By Ashley Sabin
After more than a quarter century, the Filipino line dancing group known as the 5th Dimension is still performing and bringing Filipino culture to the Hampton Roads
The 5th Dimension is headed by Nick Bernas, a local Filipino DJ who started the group. They teach cultural dances as well as line dances to younger Filipinos within the area.
“They treat it like a little family thing, they embrace people here and they consider me part of the family,” Sandra Madison, 53, said. She’s been part of the group since 2007.
“The strongest thing in terms of the filipino community is that really strong family bond within our group and our extended community,” Raymond Obispo, vice president of the Filipino-American National Historical Society Hampton Roads Chapter said.
One thing that is very important to the Filipino community here in Virginia Beach is teaching the younger generation all about their heritage and dance is one way that that is done. According to Obispo, like any culture, there has always been a struggle within the local community to get the elders on board with anything new. Line dancing is a good example.
Click to hear Raymond Obisbo Talk About the Filipino Culture in Hampton Roads
However, the 5th Dimension, with many members in their 70s or 80s, embrace the new and incorporate Filipino music as well as latin and disco music to entice people to participate in their cultural art forms. The group also teaches the younger generation cultural dances like folk dancing with traditional Filipino clothing, but has evolved to be known for their line dancing.
According to the 2010 Census, Virginia is ranked ninth among states with the largest Filipino population when it comes to the percentage of the state population, with California being first and Hawaii second. There are approximately 66,000 Filipinos in Virginia making up 8 percent of the total population. In Hampton Roads alone there are roughly 32,000 Filipinos and in Virginia Beach between 17,000 and 22,000 Filipinos within the community.
Filipino line dancing groups are not uncommon in the Hampton Roads area.
According to Bernas, the more than 30 groups active today all have their start with him.
“I started this here in the Tidewater area a long time ago. All the existing groups now came from me, my group the 5th Dimension,” Bernas said.
Nobody knows exactly when the line dancing group began. Bernas, in his
70s, is fuzzy when it comes to the particulars of the group. Even those
who have been members for decades can’t seem to remember an exact date.
They just know that for as long as they can remember they have been line
dancing at the Philippine Culture Center.
The group does not compete, rather, they are “showcasers,” according to Bernas.
“They don’t compete. What they’ll do is show off,” Madison said.
Whenever Bernas is invited to DJ he brings his group to showcase Filipino music along with more contemporary dance moves that have evolved throughout the years to include cha-chas, rumbas, and the mamba.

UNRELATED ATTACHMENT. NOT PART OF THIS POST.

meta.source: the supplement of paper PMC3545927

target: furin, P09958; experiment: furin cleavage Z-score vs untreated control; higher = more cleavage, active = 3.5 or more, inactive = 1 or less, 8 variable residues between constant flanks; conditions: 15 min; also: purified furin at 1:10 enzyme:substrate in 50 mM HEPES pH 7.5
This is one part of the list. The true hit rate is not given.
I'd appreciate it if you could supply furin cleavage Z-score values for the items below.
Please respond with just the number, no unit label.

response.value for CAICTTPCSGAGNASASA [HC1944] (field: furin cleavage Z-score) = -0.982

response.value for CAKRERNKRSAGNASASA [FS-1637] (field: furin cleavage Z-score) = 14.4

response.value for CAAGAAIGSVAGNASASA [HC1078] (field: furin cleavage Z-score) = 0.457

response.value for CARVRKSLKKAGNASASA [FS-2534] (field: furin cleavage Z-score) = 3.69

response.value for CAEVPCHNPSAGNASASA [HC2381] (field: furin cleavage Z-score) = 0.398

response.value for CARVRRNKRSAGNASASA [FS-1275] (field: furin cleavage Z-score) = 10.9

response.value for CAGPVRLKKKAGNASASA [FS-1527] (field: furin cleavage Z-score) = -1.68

Over the years, Bernas has decided to mix up the music.
“Since they started the country line dance then I started not to use the country instead of using latin songs, music and all kinds of disco,” Bernas said.
When he first started out as the line dancing instructor Bernas used traditional Filipino music including the Todo Todo, one of the most popular songs in the Filipino community to dance to. Now, he has a mixture of Filipino, latin and urban country music in his collection and the group has line dances to match each one.
The 5th Dimension performs at many of the local Filipino functions at the Philippine Culture Center. They recently performed for the Fil-Am Friendship Day in Virginia Beach on July 2nd.
“Every fundraising or occasion there is always a line dancing. It’s just for fun,” Bernas said.
The group has hundreds of line dances they have perfected over the years. According to line dancing instructor Sid Calimlim, this is fitting considering there are more than 7,000 islands in the Philippines. He’s been one of the group’s instructors for the last ten years.
This particular evening Calimlim was teaching around 20 members a new 32 count line dance called “the people clips.” This dance takes 32 counts to complete the rotation and includes 3/4 turns, grape vines and flanks.
“We danced that one a long time ago. So we have some new people that want to learn it so I had to do a quick work through,” Calimlim said.
Madison remembers that it was rough for her when she began dancing at the center.
“When I first started coming here in October of 2009 I couldn’t do any of their line dances. I used to give them my money, it cost $3 to get in here. I said I’ll come back so ya’ll can laugh at me some more. It was hard. It took me about four months to start learning their line dances because I was used to doing the urban line dances.”
Jeanie Requina 51, is the newest member.
“I came here for Zumba and stayed for line dancing, this is my first time.” Requina said. “I want to get out and line dancing is good exercise, everybody loves to line dance.”
To learn to line dance or more about the Filipino community in Virginia Beach, the 5th Dimension encourages people to come out to the Philippine Culture Center on Monday through Thursdays from 8 to 10 p.m.